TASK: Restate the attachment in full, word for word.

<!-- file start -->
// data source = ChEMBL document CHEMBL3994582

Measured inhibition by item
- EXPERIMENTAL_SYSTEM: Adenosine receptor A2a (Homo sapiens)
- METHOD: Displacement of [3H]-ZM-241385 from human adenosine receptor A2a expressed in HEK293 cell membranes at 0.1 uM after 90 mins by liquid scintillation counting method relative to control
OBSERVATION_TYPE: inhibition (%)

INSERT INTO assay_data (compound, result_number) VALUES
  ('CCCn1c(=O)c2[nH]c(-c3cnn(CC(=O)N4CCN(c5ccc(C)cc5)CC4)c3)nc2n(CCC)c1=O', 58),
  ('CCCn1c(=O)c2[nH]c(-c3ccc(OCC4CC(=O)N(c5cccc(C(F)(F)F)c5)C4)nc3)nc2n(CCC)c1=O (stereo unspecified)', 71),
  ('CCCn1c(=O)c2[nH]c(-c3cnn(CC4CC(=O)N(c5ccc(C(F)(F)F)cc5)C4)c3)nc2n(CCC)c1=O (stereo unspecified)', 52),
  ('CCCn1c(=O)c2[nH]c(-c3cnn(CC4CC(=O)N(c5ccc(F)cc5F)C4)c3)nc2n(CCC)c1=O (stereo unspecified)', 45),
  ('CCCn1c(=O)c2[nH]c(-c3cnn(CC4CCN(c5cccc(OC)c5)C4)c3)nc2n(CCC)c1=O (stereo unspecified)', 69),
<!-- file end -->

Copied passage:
// data source = ChEMBL document CHEMBL3994582

Measured inhibition by item
- EXPERIMENTAL_SYSTEM: Adenosine receptor A2a (Homo sapiens)
- METHOD: Displacement of [3H]-ZM-241385 from human adenosine receptor A2a expressed in HEK293 cell membranes at 0.1 uM after 90 mins by liquid scintillation counting method relative to control
OBSERVATION_TYPE: inhibition (%)

INSERT INTO assay_data (compound, result_number) VALUES
  ('CCCn1c(=O)c2[nH]c(-c3cnn(CC(=O)N4CCN(c5ccc(C)cc5)CC4)c3)nc2n(CCC)c1=O', 58),
  ('CCCn1c(=O)c2[nH]c(-c3ccc(OCC4CC(=O)N(c5cccc(C(F)(F)F)c5)C4)nc3)nc2n(CCC)c1=O (stereo unspecified)', 71),
  ('CCCn1c(=O)c2[nH]c(-c3cnn(CC4CC(=O)N(c5ccc(C(F)(F)F)cc5)C4)c3)nc2n(CCC)c1=O (stereo unspecified)', 52),
  ('CCCn1c(=O)c2[nH]c(-c3cnn(CC4CC(=O)N(c5ccc(F)cc5F)C4)c3)nc2n(CCC)c1=O (stereo unspecified)', 45),
  ('CCCn1c(=O)c2[nH]c(-c3cnn(CC4CCN(c5cccc(OC)c5)C4)c3)nc2n(CCC)c1=O (stereo unspecified)', 69),